Watchdog Group Questions Stern's Suitability for "Talent" | NBC Southern California

Watchdog Group Questions Stern's Suitability for "Talent"

Shock Jock to replace Piers Morgan as judge

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    Howard Stern announced on Thursday that he would be joining the judges table - but is he too vulgar for family TV? (Published Friday, Dec. 16, 2011)

    Let the backlash begin.

    In the search for a new judge to succeed Piers Morgan on NBC's highly rated "America's Got Talent," the network and the show's producers did not let risk of controversy deter them from their choice: mega shock jock Howard Stern.

    Yes, the same Howard Stern that WNBC radio let go two decades ago because of his raunchy penchant for pushing the envelope.  The same Stern who in recent years left terrestial radio altogether for the freedom from FCC regulation (not to mention the money) offered by satellite
    radio.  The same Stern who causes cringing in crusaders for decency in broadcasting.

    Stern revealed the agreement on his program with the flourish of having his agent bring in the contract for Stern to sign on the air.

    "You might think I'm out of my mind.  You might think I'm crazy.  But I take judging very seriously," Stern told his SiriusXM listeners and webcast viewers.

    "Howard Stern's larger than life personality will bring a thrilling new dynamic to America's Got Talent," said Paul Telegdy, president of NBC's Alternative and Late Night Programming.  Stern promised, "I'm going to be Piers on steroids."

    It is widely speculated this new gig will earn Stern another $15 to 20 million a year, though nobody's confirming the number.

    Stern will be joining returning judges Sharon Osbourne and Howie Mandel, but wants them to know who will be the boss.

    "My opinion is the one that matters...This nonsense of Howie and Sharon putting through less than talented people has gotta stop," Stern decreed.

    Now underway around the country are auditions for prospective talent to compete during AGT's seventh season.  Stern said he expects to begin shooting in February.

    To accommodate Stern, AGT will relocate from Los Angeles to New York, where he will continue to do his daily satellite radio program.

    Stern has long been waiting for his shot at primetime.  But is primetime ready for Stern?

    "I think NBC has made a big mistake," said Tim Winter, president of the Parents Television Council. Winter characterized Stern as the "poster child for shock jock profanity, obscenity, indecency -- the absolute opposite of everything that is  family friendly." Winter fears that families with children will lose one of the few widely popular family programs remaining on nighttime network TV.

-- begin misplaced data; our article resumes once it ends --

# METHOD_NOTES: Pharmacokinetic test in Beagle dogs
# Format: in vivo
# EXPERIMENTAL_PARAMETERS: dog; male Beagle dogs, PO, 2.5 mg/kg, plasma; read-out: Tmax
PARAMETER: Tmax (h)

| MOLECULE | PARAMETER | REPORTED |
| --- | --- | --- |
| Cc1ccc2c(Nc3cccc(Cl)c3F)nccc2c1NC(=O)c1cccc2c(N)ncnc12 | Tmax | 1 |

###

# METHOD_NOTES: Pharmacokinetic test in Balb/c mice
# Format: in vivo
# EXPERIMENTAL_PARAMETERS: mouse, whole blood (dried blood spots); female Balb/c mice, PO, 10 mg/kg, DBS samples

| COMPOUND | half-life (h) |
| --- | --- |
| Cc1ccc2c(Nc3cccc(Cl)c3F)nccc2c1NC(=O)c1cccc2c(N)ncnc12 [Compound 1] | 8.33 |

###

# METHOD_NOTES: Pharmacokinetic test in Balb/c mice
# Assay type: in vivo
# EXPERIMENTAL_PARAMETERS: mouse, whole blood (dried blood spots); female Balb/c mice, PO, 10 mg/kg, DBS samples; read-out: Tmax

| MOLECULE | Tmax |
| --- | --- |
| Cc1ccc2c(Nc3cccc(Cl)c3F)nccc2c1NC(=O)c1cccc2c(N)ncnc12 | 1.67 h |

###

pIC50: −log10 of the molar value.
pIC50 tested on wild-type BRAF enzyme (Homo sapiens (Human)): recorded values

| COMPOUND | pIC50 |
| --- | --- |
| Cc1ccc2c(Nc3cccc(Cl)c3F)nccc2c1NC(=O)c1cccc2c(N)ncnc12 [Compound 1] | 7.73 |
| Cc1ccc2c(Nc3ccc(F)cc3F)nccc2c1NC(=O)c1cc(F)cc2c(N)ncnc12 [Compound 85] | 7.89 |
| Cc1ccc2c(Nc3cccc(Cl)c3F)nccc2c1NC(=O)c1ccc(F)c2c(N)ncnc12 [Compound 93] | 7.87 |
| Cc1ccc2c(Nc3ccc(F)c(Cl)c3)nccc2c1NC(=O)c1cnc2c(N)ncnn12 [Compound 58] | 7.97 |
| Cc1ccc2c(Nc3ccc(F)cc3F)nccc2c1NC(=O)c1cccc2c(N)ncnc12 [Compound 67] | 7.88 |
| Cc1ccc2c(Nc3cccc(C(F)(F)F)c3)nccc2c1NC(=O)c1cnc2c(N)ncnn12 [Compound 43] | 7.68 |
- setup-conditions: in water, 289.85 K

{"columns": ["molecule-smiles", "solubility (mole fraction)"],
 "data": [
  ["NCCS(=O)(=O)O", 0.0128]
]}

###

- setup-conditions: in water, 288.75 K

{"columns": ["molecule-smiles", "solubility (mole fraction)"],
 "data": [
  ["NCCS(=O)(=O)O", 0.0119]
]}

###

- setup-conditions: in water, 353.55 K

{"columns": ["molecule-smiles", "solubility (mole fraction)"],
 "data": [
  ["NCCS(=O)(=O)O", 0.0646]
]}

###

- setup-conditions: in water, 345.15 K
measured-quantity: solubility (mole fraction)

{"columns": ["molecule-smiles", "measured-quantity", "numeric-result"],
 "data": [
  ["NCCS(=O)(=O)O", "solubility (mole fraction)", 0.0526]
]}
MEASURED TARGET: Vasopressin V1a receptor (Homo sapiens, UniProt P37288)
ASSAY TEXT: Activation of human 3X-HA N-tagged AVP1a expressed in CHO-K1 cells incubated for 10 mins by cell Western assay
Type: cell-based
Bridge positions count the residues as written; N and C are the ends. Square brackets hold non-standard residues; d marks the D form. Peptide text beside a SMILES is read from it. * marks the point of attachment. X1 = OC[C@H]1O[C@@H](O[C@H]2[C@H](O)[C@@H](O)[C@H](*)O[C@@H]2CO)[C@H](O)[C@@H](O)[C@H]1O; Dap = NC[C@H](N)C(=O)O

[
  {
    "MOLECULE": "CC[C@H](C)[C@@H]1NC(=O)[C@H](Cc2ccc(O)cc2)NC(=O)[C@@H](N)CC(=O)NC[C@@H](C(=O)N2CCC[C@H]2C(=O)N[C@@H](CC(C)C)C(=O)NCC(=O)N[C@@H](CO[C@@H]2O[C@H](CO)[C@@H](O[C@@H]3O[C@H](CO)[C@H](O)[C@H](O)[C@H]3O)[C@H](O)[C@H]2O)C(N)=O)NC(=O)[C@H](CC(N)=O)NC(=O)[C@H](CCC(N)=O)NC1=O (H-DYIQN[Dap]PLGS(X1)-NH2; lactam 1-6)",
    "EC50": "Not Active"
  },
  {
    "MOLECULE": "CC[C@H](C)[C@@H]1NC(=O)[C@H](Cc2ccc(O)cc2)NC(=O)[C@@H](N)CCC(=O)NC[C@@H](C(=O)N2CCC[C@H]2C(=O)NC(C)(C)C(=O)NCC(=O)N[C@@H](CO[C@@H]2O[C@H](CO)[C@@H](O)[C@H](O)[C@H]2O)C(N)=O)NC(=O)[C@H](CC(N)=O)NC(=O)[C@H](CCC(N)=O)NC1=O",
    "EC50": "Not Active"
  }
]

AGT continued to grab strong ratings with Morgan on the team.  Last summer it consistently outperformed all other network series.  But NBC allowed Morgan to leave to pursue opportunities at CNN, where he had succeeded Larry King.

    Viewers are intrigued by the prospect of Stern at the judging table.

    "I think that he's going to be bleep, bleep, bleep, bleeped out, so I don't know," said Linda Wong with a giggle as she exited the Trader Joe's in Toluca Lake. 

    Daniel Keough of Hollywood expects Stern will be great.  "He's a very funny guy,"  said Keough.  "He knows how to censor himself."

    But the question is, will he?

    Winter of the Parents Television Council said he has no doubt Stern is capable of
    doing so. 

    "Absolutely, he's a smart guy. And I hope that's the case.  I hope this is much ado about nothing," Winter said.

    But Winter remains to be convinced NBC would hire Stern on the condition he self-Bowdlerize.

    "You don't bring someone who's known for something and then have them do something completely different on your show," Winter said.

    Transitioning to TV has not always gone smoothly for mega radio personalities. During Rush Limbaugh's stint on ESPN as a football commentator, outrage ensued from his speculation that race played a role in one quarterback getting favorable reviews in the media.  After three weeks, Limbaugh stepped down.

    Now it's Stern's turn to adapt his persona to primetime TV.  One reality Stern faces is FCC decency regulations that apply to programs broadcast before 10pm, as is "America's Got Talent."

    A challenge to those decency regulations will be heard next month by the US Supreme Court, which has the power to overturn them.

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